Reconstructing Urban Economics
Towards a Political Economy of the Built Environment
Zed Books 2016
In this interview, Carlo D’Ippoliti and Andrea Bernardi interview Franklin Obeng-Odoom who teaches urban economics and political economy in the School of Built Environment at the University of Technology, Sydney. In 2016, Dr Obeng-Odoom won the Patrick Welch Prize awarded by the Association for Social Economics. He also won the EAEPE-Kapp Prize 2017 for “Marketising the commons in Africa: the case of Ghana” Review of Social Economy 74 (4), 390-419. He has recently published Reconstructing Urban Economics: Towards a Political Economy of the Built Environment (Zed Books, 2016)
The shift of world populations into cities and the increasing concentration of activities in urban areas have generated new debates about cities as well as rejuvenating old debates, turning them into global concerns. The economics of cities and regions has, therefore, attained a particularly important status in the twenty-first century. Yet many writers on urban economic issues have never formally studied the subject. Many are mainstream economists who apply their general (equilibrium) economics to cities, but most of them have very little appreciation of the political economy of cities and much less understanding of the built environment, its history, complexities, and peculiarities. The result is the rise of a highly mathematical, mystical urban economics abstracted from critical political, institutional, and social processes at a time when real-world urban economics is urgently needed. This book seeks to offer a corrective to this state of affairs, and to generate further interest in critical real-world urban economics. Through the analysis, exposition, and critique of the urban world in which we live, the book shows fundamental contradictions in the wisdom that more mainstream urban economists have offered over the years. It offers clear alternatives that show that another urban world is possible.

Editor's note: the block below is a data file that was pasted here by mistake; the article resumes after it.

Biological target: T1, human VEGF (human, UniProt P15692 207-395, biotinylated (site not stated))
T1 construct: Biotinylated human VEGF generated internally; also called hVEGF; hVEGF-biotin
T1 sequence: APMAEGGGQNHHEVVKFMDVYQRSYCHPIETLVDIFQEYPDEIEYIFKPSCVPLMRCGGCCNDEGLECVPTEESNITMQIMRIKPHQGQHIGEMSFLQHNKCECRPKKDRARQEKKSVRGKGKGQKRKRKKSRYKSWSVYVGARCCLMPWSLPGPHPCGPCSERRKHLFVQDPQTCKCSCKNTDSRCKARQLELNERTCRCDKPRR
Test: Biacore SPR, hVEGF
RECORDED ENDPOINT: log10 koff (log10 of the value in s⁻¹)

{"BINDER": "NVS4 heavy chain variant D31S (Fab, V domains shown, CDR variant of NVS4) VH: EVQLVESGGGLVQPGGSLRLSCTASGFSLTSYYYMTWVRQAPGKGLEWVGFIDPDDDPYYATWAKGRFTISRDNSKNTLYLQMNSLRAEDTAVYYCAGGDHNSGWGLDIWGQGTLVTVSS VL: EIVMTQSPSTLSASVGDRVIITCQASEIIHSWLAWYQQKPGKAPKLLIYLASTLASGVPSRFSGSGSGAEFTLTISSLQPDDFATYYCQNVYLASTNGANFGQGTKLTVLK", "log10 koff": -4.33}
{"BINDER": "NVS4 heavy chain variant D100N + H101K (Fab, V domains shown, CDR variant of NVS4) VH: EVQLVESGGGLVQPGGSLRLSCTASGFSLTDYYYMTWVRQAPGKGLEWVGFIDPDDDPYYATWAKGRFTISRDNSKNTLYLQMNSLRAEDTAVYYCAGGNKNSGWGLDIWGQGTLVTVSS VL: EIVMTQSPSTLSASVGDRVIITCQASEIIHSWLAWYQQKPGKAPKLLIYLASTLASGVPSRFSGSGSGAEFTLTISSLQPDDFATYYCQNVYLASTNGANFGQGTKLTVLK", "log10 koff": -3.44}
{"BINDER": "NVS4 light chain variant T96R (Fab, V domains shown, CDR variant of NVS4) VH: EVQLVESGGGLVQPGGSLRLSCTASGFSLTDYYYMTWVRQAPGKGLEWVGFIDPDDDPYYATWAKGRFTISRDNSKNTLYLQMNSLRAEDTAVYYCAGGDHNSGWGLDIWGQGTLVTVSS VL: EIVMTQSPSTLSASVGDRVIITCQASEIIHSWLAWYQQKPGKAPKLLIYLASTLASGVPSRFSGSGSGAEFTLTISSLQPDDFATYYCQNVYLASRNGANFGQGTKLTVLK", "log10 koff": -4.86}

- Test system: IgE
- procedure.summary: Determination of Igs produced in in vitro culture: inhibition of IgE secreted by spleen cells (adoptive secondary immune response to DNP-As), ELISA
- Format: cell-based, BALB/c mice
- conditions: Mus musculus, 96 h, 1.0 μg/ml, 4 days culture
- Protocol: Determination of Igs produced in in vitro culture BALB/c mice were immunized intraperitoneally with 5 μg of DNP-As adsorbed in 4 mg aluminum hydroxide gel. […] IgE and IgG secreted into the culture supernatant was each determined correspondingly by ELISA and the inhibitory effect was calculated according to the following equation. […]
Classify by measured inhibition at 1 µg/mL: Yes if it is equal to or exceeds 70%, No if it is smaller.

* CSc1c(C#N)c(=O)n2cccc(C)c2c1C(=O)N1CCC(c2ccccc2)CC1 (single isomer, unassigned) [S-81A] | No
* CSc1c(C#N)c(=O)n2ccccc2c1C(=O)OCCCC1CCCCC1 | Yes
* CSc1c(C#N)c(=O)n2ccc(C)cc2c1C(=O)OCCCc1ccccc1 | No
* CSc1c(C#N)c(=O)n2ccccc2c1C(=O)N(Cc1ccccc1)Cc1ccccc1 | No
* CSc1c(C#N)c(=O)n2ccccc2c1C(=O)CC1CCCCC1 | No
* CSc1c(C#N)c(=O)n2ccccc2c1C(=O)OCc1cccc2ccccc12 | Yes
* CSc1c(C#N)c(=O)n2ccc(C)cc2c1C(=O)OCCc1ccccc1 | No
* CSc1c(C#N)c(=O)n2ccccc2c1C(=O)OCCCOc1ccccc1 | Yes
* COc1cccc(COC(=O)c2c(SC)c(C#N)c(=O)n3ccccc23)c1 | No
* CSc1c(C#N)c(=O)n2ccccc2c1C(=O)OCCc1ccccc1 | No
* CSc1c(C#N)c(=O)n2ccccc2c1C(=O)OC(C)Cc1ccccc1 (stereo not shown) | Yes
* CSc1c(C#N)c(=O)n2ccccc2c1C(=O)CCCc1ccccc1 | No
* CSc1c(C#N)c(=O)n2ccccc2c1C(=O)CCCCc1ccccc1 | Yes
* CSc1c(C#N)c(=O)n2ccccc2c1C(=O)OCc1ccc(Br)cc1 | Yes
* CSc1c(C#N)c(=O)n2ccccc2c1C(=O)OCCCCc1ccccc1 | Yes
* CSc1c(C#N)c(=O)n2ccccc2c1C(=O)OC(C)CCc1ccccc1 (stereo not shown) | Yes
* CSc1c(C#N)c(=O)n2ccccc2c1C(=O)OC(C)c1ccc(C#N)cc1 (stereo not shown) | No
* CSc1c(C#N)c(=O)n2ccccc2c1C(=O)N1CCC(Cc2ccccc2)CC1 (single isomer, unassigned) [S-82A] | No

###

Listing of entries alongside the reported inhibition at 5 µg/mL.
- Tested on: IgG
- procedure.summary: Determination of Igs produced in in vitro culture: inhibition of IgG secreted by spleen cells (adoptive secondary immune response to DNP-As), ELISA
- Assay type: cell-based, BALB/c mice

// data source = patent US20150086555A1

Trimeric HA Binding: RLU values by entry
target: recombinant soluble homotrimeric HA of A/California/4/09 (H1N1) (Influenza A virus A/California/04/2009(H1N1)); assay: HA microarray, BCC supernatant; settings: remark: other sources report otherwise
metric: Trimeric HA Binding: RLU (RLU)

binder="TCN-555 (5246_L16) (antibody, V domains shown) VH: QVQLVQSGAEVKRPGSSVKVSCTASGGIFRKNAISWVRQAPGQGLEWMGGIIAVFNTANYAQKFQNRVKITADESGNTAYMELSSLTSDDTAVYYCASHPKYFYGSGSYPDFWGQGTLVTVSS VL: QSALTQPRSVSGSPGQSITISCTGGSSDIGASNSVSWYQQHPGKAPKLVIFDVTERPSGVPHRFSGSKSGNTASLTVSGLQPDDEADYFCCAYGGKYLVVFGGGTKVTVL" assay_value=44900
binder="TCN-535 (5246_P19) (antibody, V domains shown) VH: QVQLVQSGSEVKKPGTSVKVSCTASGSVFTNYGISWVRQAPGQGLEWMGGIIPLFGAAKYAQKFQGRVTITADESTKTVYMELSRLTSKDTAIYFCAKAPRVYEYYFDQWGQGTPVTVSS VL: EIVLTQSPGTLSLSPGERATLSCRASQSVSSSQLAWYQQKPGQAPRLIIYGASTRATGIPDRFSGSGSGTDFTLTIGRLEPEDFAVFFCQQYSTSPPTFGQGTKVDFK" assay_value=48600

Carlo D’Ippoliti is associate professor of political economy at Sapienza University of Rome, and editor of the open access economics journals PSL Quarterly Review and Moneta e Credito. Within EAEPE he is the research area coordinator of History of Political Economy; more info at his website www.carlodippoliti.eu.
Andrea Bernardi is Senior Lecturer in Employment and Organization Studies at Oxford Brookes University in the UK. He holds a doctorate in Organization Theory from the University of Milan, Bicocca. He has held teaching and research positions in Italy, China and the UK. Among his research interests are the use of history in management studies, the co-operative sector, and Chinese co-operatives. His latest project is looking at health care in rural China. He is the co-convener of the EAEPEs permanent track on Critical Management Studies.